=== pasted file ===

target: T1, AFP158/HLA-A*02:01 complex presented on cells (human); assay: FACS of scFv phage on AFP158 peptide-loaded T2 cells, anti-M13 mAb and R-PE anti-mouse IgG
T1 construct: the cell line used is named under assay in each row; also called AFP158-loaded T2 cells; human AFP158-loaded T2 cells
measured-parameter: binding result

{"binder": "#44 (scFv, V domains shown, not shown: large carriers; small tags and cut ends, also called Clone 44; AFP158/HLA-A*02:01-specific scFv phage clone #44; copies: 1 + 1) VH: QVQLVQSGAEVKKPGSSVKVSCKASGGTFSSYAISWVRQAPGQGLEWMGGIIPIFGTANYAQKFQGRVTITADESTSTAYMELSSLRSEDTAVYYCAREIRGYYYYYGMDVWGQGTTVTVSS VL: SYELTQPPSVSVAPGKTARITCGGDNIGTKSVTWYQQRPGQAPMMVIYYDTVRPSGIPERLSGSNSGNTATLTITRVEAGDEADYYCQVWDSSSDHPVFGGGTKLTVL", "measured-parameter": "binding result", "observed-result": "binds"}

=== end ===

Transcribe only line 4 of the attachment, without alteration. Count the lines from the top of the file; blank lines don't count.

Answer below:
{"binder": "#44 (scFv, V domains shown, not shown: large carriers; small tags and cut ends, also called Clone 44; AFP158/HLA-A*02:01-specific scFv phage clone #44; copies: 1 + 1) VH: QVQLVQSGAEVKKPGSSVKVSCKASGGTFSSYAISWVRQAPGQGLEWMGGIIPIFGTANYAQKFQGRVTITADESTSTAYMELSSLRSEDTAVYYCAREIRGYYYYYGMDVWGQGTTVTVSS VL: SYELTQPPSVSVAPGKTARITCGGDNIGTKSVTWYQQRPGQAPMMVIYYDTVRPSGIPERLSGSNSGNTATLTITRVEAGDEADYYCQVWDSSSDHPVFGGGTKLTVL", "measured-parameter": "binding result", "observed-result": "binds"}